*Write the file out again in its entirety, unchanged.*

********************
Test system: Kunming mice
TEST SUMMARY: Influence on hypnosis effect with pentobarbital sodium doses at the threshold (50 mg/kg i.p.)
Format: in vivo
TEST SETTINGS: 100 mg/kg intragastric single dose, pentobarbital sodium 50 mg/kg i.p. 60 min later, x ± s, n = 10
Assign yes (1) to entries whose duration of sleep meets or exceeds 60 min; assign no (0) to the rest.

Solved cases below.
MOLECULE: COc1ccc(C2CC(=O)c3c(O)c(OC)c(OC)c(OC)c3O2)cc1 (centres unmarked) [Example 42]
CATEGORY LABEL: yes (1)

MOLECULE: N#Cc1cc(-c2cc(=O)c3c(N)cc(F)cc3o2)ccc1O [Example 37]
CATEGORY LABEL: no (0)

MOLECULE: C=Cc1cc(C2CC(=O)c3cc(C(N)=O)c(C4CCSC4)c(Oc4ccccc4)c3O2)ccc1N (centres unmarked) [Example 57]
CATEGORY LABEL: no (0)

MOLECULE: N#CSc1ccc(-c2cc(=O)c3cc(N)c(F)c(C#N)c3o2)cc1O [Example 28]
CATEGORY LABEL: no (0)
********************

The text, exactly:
Test system: Kunming mice
TEST SUMMARY: Influence on hypnosis effect with pentobarbital sodium doses at the threshold (50 mg/kg i.p.)
Format: in vivo
TEST SETTINGS: 100 mg/kg intragastric single dose, pentobarbital sodium 50 mg/kg i.p. 60 min later, x ± s, n = 10
Assign yes (1) to entries whose duration of sleep meets or exceeds 60 min; assign no (0) to the rest.

Solved cases below.
MOLECULE: COc1ccc(C2CC(=O)c3c(O)c(OC)c(OC)c(OC)c3O2)cc1 (centres unmarked) [Example 42]
CATEGORY LABEL: yes (1)

MOLECULE: N#Cc1cc(-c2cc(=O)c3c(N)cc(F)cc3o2)ccc1O [Example 37]
CATEGORY LABEL: no (0)

MOLECULE: C=Cc1cc(C2CC(=O)c3cc(C(N)=O)c(C4CCSC4)c(Oc4ccccc4)c3O2)ccc1N (centres unmarked) [Example 57]
CATEGORY LABEL: no (0)

MOLECULE: N#CSc1ccc(-c2cc(=O)c3cc(N)c(F)c(C#N)c3o2)cc1O [Example 28]
CATEGORY LABEL: no (0)